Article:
Fortunately, there were only a couple of cars ahead of us, ensuring a speedy entry once we paid for admission. It’s worth noting that the admission ticket offered a unique perk – it granted access for two consecutive days.

For that reason, it might be worth spending the night in Ticonderoga so that you have time to see everything including other sites like the amazing Star Trek Movie Set Tour.

Upon reaching the parking lot, we headed straight to the Log House Welcome Center, which serves as the primary hub for visitors. Here, you’ll find an array of souvenirs to choose from in the gift shop.

Additionally, the center houses America’s Fort Café, a delightful eatery that prides itself on offering farm-to-table garden salads and specialty sandwiches.

To access the fort, you’ll need to pass through the Welcome Center. It serves as the gateway leading you to the historical site.

As we approached the fort, I noticed that a musket firing demonstration was in full swing. Without wasting any time, we hurried over to the designated demonstration area to catch the action.

This experience brought back memories of our visit to Fort Mackinac, where I even had the chance to fire a cannon.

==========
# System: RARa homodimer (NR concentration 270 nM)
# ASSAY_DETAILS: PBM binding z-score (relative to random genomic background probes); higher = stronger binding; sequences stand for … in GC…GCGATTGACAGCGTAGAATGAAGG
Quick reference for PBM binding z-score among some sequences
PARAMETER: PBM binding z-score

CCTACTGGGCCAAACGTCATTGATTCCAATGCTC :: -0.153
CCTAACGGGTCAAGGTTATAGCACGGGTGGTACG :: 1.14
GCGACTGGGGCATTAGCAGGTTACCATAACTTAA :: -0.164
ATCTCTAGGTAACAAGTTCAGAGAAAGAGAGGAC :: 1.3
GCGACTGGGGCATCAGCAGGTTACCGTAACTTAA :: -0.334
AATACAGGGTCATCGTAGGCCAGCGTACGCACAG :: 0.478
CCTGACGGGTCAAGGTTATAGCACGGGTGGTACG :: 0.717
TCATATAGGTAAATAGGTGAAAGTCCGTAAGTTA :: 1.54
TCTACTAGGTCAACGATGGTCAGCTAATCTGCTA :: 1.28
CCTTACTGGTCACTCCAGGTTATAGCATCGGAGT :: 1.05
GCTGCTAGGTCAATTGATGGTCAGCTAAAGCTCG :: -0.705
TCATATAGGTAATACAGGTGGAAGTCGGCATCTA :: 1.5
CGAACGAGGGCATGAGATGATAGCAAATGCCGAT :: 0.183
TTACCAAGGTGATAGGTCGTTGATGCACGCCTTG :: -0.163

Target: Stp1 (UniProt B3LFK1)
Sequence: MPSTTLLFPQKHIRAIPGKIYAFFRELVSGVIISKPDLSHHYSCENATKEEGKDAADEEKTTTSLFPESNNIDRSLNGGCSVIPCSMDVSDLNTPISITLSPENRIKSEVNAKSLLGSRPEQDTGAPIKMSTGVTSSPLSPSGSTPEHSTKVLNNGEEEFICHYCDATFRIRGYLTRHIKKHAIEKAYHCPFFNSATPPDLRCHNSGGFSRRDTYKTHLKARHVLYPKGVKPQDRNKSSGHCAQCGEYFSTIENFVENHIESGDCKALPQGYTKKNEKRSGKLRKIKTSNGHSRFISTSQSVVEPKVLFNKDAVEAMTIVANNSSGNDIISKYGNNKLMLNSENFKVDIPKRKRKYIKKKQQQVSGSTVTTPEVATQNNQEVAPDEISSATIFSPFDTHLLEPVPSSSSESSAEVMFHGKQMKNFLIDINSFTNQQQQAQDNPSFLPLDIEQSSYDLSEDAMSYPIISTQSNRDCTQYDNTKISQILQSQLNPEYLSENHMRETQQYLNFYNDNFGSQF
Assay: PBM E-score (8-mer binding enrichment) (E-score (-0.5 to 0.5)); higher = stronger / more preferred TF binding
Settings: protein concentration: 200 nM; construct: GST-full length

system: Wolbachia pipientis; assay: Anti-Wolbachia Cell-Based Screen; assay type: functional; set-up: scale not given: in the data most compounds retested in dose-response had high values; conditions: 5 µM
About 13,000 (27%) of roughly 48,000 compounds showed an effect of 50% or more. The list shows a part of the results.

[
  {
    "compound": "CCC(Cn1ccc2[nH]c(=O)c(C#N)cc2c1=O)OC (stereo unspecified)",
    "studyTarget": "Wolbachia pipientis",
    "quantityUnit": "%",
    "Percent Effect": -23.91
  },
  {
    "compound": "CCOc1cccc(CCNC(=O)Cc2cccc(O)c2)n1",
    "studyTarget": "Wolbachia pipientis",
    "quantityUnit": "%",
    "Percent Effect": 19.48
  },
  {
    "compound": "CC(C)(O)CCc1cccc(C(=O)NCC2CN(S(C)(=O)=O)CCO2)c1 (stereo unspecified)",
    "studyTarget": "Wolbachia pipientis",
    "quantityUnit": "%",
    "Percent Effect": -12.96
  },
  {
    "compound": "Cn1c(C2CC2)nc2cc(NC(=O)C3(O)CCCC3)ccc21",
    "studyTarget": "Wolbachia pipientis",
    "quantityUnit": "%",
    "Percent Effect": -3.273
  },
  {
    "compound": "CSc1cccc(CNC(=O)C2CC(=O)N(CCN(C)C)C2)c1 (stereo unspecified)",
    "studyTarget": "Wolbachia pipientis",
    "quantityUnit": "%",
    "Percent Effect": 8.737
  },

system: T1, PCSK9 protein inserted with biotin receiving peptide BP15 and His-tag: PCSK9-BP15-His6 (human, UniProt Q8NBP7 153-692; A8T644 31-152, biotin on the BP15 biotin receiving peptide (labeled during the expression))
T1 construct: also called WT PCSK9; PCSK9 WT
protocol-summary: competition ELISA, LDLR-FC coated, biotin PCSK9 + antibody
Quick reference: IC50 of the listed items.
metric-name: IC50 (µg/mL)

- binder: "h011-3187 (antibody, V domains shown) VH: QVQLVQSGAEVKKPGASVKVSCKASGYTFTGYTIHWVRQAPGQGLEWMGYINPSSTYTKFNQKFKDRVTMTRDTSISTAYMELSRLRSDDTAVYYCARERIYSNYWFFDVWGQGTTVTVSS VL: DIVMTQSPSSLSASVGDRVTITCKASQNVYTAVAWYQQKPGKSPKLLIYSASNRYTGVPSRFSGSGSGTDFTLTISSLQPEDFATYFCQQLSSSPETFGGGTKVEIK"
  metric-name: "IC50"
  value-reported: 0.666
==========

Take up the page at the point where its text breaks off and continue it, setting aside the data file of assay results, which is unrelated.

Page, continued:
However, this musket firing demonstration at Fort Ticonderoga was a unique spectacle. It featured a group of individuals in uniform, all moving in synchrony as they discharged multiple rifles simultaneously, creating a truly impressive sight.

Related: Fort Wilkins Historic State Park

Fort Ticonderoga musket demonstration

Watching this demonstration also provided valuable insights into the rifles and the procedures involved. Just a word of caution – remember to stay behind the white safety line, as they’re quite vigilant about ensuring visitor safety and might call you out if you get too close to the action!

If you like this type of stuff, I think they sometimes do battle reenactments so you can always look into those.

Fort Ticonderoga demonstration area

If you’re interested in witnessing cannon firings, they also organize cannon demonstration events. Simply check the schedule to see when they’re available.

Following the musket demonstration, we decided to wander through some of the corridors, and what caught our attention were the breathtaking views of Lake Champlain. It’s truly remarkable to see the sheer number of cannons lining the fort’s perimeter. I had never encountered such a dense concentration of artillery, which is no surprise considering they have the largest collection of 18th century artillery in the western hemisphere!

Fort Ticonderoga canons

These cannons have come from various places, and some boast fascinating historical connections, like the possibility of being crafted by none other than Paul Revere himself. So, don’t hesitate to ask around and learn about the intriguing historical tidbits – you wouldn’t want to miss out on these captivating stories.